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Mol Biol Evol. 2004 Aug;21(8):1525-33. Epub 2004 May 5.

The northeast Indian passageway: a barrier or corridor for human migrations?

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Max Planck Institute for Evolutionary Anthropology, Leipzig, Germany.


The northeast Indian passageway connecting the Indian subcontinent to East/Southeast Asia is thought to have been a major corridor for human migrations. Because it is also an important linguistic contact zone, it is predicted that northeast India has witnessed extensive population interactions, thus, leading to high genetic diversity within groups and heterogeneity among groups. To test this prediction, we analyzed 14 biallelic and five short tandem-repeat Y-chromosome markers and hypervariable region 1 mtDNA sequence variation in 192 northeast Indians. We find that both northeast Indian Y chromosomes and mtDNAs consistently show strikingly high homogeneity among groups and strong affinities to East Asian groups. We detect virtually no Y-chromosome and mtDNA admixture between northeast and other Indian groups. Northeast Indian groups are also characterized by a greatly reduced Y-chromosome diversity, which contrasts with extensive mtDNA diversity. This is best explained by a male founder effect during the colonization of northeast India that is estimated to have occurred within the past 4,000 years. Thus, contrary to the prediction, these results provide strong evidence for a genetic discontinuity between northeast Indian groups and other Indian groups. We, therefore, conclude that the northeast Indian passage way acted as a geographic barrier rather than as a corridor for human migrations between the Indian subcontinent and East/Southeast Asia, at least within the past millennia and possibly for several tens of thousand years, as suggested by the overall distinctiveness of the Indian and East Asian Y chromosome and mtDNA gene pools.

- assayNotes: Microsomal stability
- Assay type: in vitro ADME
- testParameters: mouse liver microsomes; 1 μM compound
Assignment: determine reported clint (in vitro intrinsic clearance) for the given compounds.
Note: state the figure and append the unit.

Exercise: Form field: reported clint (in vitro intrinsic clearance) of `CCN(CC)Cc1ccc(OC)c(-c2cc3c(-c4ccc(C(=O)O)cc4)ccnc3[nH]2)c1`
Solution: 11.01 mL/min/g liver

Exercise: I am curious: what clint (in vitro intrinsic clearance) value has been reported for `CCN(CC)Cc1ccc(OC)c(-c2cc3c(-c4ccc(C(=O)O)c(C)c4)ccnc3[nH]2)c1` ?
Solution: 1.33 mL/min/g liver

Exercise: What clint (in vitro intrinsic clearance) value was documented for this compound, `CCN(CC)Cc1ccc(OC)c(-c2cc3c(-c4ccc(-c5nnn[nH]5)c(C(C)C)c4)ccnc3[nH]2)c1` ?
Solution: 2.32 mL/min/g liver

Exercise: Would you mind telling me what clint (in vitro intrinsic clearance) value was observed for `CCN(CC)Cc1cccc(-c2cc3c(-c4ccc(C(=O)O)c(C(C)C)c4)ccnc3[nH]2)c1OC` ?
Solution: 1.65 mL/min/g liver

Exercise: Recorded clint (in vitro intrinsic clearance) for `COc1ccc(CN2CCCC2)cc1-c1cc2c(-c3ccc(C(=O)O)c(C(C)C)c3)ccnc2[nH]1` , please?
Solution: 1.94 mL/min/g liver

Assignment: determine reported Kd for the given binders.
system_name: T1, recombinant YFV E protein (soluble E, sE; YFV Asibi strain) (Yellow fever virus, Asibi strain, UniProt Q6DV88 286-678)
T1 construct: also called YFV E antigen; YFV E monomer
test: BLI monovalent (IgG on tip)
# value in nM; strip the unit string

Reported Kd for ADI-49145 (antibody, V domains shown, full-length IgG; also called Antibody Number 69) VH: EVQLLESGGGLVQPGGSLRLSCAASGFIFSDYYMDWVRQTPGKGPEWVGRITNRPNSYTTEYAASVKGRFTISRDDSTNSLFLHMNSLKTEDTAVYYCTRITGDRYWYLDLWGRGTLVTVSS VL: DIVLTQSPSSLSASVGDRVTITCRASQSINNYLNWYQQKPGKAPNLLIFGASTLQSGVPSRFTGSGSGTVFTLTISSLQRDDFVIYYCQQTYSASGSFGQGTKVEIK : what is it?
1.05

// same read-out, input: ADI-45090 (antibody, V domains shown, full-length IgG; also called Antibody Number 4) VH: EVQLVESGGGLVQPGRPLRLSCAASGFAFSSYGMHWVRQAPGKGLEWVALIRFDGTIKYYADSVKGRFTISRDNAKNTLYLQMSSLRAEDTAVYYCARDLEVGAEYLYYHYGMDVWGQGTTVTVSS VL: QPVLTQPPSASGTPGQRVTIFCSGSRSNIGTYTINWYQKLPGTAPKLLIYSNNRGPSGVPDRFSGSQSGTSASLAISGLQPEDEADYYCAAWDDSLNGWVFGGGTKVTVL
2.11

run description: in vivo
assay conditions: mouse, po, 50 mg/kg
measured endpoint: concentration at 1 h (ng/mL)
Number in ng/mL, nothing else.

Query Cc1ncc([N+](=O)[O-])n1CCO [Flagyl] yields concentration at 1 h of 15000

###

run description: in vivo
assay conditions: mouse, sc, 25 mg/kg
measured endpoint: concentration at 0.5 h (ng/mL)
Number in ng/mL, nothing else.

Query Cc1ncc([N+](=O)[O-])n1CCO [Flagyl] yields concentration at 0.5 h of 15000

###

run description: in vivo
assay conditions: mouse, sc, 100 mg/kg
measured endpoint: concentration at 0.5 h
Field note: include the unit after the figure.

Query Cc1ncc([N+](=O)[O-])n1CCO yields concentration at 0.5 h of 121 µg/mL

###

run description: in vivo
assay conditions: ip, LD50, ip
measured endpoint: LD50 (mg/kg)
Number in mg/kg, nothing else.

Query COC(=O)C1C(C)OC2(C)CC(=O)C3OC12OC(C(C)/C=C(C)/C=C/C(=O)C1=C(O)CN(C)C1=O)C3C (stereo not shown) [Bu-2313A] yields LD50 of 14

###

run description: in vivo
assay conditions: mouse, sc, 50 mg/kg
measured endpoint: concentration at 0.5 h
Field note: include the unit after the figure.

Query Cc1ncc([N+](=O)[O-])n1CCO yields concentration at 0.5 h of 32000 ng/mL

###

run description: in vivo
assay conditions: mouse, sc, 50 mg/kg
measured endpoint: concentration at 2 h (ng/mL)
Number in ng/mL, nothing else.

[Indexed for MEDLINE]

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